Douglas A/B-26 Invader

Ivan and the Invader

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The storm struck with all the might that Mother Nature could muster
and for the inhabitants of the Pensacola area, life will never be the
same. Many returned to their homes to find them smashed by walls of
water or at the very least missing sections of the roof. NAS
Pensacola suffered some $1 billion dollars in damage, its landscape
marked by fallen trees and some of its historic nineteenth century
buildings damaged beyond repair. If there was one bright spot in the
ordeal, it was the fact that the National Museum of Naval Aviation
suffered relatively minor damage.

Situated on some of the highest ground on board NAS Pensacola, the
Museum was not threatened by the strong storm surge that devastated
the waterfront areas of the air station, but the high winds of
Hurricane Ivan took somewhat of a toll on the Museum's main building
sending a section of high wall of the Blue Angels Atrium flying. In
addition, sections of the skylights in both the West Wing and the
Quarterdeck were lost and a window in the Cubi Bar Café blew in,
allowing some rainwater to drench sections of carpet and some ceiling
tiles. Fortunately, not one artifact or aircraft on display within
the main Museum building was damaged.

This was not the case with respect to other structures on the air
station in which the Museum stores aircraft and artifacts and conducts
exhibit fabrication. The Collections Department storage facility in
Building 3221 located behind the Museum had flying debris break a
window, which allowed water to enter a storage room. Luckily, the
only item of significance that was destroyed was an early 1900s U.S.
Naval Academy Lucky Bag yearbook. The restoration facility at the
opposite end of Building 3221 also suffered water damage and a falling
tree damaged the roof on a small artifact/artwork storage building
across the street, but caused no damage to items inside. Building
604, located across the street from the bay, suffered the most damage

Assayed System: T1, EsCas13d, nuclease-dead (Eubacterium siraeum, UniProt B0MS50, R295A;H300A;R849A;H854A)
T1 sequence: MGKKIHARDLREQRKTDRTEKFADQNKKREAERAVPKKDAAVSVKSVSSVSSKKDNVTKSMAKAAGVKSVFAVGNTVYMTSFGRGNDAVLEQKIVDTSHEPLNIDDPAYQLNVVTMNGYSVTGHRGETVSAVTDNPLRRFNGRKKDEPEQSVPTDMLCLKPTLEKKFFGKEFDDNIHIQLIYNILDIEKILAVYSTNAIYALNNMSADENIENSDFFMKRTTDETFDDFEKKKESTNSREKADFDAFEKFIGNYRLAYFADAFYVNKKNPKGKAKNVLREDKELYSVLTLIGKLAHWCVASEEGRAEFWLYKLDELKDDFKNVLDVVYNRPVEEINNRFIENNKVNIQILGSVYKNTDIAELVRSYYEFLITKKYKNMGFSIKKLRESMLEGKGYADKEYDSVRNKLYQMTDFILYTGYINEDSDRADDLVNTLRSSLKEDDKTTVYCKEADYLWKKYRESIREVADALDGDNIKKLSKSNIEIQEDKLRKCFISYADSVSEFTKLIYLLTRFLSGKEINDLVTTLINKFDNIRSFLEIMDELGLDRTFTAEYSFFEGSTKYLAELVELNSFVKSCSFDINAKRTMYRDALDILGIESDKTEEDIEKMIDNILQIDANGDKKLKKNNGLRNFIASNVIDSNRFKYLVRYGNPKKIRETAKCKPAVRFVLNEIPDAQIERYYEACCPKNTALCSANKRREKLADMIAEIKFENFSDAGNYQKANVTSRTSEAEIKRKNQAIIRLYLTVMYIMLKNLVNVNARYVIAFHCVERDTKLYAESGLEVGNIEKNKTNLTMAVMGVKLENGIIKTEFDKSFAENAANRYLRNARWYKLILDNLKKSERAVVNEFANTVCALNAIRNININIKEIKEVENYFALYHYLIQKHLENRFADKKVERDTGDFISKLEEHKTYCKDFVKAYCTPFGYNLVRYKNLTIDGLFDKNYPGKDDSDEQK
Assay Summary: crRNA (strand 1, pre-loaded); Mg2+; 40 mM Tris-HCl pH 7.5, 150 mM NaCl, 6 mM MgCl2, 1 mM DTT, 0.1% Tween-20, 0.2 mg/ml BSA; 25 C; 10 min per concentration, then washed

of any building operated by the Museum. Between three and four feet
of water entered the structure, whose brick face emerged from the
storm with a gigantic hole in it. The result was water damage to the
Museum's Exhibit Fabrication Department spaces as well as the loss of
ordnance publications and archival supplies. Fortunately, the
collection of aviation flight records from the prewar and World War II
eras survived without so much as a drop of water on them. However, we

still await reports from some of the sites on the air station at which
the Museum has materials on loan, though it appears that most
artifacts in this category are intact and in excellent condition.

The greatest damage occurred on the flight line behind the Museum,
where about 75% of the vintage aircraft on display sustained some
damage. Most of it was minor and, with possibly one exception,
repairable. Our NU-1B Otter took the heaviest beating, losing a wing
and having its empennage twisted about forty degrees, which will
require a major effort to repair. "Que Sera Sera", the first
aircraft to land at the South Pole, also took a hit, but it is not as
bad as it looks. The venerable C-47 lost its right wing and rudder
among other things, but she should be back together before long. We
lost a few canopies and a lot of fabric from control surfaces and our
PB4Y-2 Privateer left its number 4 engine on the ramp when it broke
its tie downs and went for a short trip. Ironically, the EC-121 that
is displayed in the markings of the "Hurricane Hunters" squadron lost
its dorsal radome.

Following is a list of aircraft that suffered damage:
1.. F-14 (Damage to port vertical stabilizer)
2.. CT-39 (Vertical stabilizer damage)